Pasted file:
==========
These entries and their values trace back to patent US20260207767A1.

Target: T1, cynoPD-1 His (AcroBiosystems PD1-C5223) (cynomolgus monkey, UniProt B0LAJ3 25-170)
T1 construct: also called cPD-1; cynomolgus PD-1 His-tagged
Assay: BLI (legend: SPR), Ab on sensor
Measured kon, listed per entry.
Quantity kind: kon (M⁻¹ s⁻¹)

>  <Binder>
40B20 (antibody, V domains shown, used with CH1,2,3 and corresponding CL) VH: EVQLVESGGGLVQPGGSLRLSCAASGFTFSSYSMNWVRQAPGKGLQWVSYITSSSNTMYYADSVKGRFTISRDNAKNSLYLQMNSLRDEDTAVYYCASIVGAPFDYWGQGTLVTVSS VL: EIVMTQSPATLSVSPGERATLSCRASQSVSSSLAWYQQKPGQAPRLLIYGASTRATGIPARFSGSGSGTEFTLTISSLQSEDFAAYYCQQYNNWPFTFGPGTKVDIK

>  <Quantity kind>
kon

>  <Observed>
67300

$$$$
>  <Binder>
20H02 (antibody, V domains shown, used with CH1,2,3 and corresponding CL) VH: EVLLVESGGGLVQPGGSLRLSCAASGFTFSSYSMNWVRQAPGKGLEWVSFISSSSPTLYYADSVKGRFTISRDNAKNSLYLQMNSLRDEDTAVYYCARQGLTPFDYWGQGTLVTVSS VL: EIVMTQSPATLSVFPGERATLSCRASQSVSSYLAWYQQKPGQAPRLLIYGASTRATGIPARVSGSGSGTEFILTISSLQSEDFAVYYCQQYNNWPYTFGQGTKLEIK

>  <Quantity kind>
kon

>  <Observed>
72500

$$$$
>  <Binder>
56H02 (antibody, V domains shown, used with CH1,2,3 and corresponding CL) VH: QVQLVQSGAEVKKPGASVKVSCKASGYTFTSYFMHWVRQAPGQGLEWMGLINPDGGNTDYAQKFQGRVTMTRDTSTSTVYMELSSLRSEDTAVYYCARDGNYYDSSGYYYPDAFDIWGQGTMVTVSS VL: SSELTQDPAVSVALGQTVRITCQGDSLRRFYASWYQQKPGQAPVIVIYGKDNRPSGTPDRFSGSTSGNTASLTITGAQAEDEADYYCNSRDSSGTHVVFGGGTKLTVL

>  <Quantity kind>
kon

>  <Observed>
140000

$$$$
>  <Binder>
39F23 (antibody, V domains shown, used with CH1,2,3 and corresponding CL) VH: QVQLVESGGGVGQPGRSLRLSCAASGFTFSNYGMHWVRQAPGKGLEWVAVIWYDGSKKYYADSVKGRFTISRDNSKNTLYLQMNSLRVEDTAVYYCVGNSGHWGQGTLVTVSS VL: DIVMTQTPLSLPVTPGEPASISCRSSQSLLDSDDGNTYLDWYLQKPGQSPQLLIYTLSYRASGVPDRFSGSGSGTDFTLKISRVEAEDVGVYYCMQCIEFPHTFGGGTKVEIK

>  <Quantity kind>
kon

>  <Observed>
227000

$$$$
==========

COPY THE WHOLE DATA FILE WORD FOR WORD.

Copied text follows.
These entries and their values trace back to patent US20260207767A1.

Target: T1, cynoPD-1 His (AcroBiosystems PD1-C5223) (cynomolgus monkey, UniProt B0LAJ3 25-170)
T1 construct: also called cPD-1; cynomolgus PD-1 His-tagged
Assay: BLI (legend: SPR), Ab on sensor
Measured kon, listed per entry.
Quantity kind: kon (M⁻¹ s⁻¹)

>  <Binder>
40B20 (antibody, V domains shown, used with CH1,2,3 and corresponding CL) VH: EVQLVESGGGLVQPGGSLRLSCAASGFTFSSYSMNWVRQAPGKGLQWVSYITSSSNTMYYADSVKGRFTISRDNAKNSLYLQMNSLRDEDTAVYYCASIVGAPFDYWGQGTLVTVSS VL: EIVMTQSPATLSVSPGERATLSCRASQSVSSSLAWYQQKPGQAPRLLIYGASTRATGIPARFSGSGSGTEFTLTISSLQSEDFAAYYCQQYNNWPFTFGPGTKVDIK

>  <Quantity kind>
kon

>  <Observed>
67300

$$$$
>  <Binder>
20H02 (antibody, V domains shown, used with CH1,2,3 and corresponding CL) VH: EVLLVESGGGLVQPGGSLRLSCAASGFTFSSYSMNWVRQAPGKGLEWVSFISSSSPTLYYADSVKGRFTISRDNAKNSLYLQMNSLRDEDTAVYYCARQGLTPFDYWGQGTLVTVSS VL: EIVMTQSPATLSVFPGERATLSCRASQSVSSYLAWYQQKPGQAPRLLIYGASTRATGIPARVSGSGSGTEFILTISSLQSEDFAVYYCQQYNNWPYTFGQGTKLEIK

>  <Quantity kind>
kon

>  <Observed>
72500

$$$$
>  <Binder>
56H02 (antibody, V domains shown, used with CH1,2,3 and corresponding CL) VH: QVQLVQSGAEVKKPGASVKVSCKASGYTFTSYFMHWVRQAPGQGLEWMGLINPDGGNTDYAQKFQGRVTMTRDTSTSTVYMELSSLRSEDTAVYYCARDGNYYDSSGYYYPDAFDIWGQGTMVTVSS VL: SSELTQDPAVSVALGQTVRITCQGDSLRRFYASWYQQKPGQAPVIVIYGKDNRPSGTPDRFSGSTSGNTASLTITGAQAEDEADYYCNSRDSSGTHVVFGGGTKLTVL

>  <Quantity kind>
kon

>  <Observed>
140000

$$$$
>  <Binder>
39F23 (antibody, V domains shown, used with CH1,2,3 and corresponding CL) VH: QVQLVESGGGVGQPGRSLRLSCAASGFTFSNYGMHWVRQAPGKGLEWVAVIWYDGSKKYYADSVKGRFTISRDNSKNTLYLQMNSLRVEDTAVYYCVGNSGHWGQGTLVTVSS VL: DIVMTQTPLSLPVTPGEPASISCRSSQSLLDSDDGNTYLDWYLQKPGQSPQLLIYTLSYRASGVPDRFSGSGSGTDFTLKISRVEAEDVGVYYCMQCIEFPHTFGGGTKVEIK

>  <Quantity kind>
kon

>  <Observed>
227000

$$$$